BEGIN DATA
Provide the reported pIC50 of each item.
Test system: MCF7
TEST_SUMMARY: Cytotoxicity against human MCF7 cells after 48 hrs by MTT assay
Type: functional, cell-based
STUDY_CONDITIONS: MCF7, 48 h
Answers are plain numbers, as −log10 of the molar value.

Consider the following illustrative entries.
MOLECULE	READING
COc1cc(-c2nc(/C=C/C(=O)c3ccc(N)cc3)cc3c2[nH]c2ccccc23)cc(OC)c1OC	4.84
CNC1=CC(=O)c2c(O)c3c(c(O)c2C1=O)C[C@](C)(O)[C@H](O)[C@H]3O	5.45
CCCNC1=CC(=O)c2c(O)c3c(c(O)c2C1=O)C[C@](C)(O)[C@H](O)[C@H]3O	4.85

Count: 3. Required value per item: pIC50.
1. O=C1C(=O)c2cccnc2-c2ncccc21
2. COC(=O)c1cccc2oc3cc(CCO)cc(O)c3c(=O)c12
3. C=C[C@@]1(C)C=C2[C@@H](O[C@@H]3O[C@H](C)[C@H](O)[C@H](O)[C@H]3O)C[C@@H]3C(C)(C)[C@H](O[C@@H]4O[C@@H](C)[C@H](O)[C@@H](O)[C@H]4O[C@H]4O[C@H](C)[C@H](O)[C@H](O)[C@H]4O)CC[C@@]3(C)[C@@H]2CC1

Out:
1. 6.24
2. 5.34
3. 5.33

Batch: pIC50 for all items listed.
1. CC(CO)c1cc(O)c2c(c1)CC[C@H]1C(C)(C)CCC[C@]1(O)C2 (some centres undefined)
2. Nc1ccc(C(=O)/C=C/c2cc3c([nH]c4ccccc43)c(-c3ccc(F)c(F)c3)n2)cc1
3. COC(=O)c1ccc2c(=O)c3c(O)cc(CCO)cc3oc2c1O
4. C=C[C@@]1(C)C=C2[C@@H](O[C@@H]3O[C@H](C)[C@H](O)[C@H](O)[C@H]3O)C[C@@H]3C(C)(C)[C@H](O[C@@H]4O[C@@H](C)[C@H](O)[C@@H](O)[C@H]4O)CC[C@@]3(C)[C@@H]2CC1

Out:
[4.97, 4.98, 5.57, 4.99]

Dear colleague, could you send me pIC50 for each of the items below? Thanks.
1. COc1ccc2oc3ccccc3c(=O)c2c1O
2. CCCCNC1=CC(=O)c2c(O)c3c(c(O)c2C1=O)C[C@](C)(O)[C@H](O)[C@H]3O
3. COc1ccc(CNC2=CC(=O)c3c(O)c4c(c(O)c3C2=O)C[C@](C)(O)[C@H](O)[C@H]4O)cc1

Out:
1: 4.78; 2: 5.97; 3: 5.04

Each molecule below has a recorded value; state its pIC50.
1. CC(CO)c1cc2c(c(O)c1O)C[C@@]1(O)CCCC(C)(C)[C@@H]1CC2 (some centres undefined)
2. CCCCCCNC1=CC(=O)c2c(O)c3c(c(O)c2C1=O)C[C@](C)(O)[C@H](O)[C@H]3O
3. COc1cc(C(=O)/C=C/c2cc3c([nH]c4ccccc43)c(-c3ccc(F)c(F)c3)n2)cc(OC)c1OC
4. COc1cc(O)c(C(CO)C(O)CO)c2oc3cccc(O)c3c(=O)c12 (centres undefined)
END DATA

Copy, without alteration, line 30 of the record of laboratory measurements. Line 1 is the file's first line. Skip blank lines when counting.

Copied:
3. COc1ccc(CNC2=CC(=O)c3c(O)c4c(c(O)c3C2=O)C[C@](C)(O)[C@H](O)[C@H]4O)cc1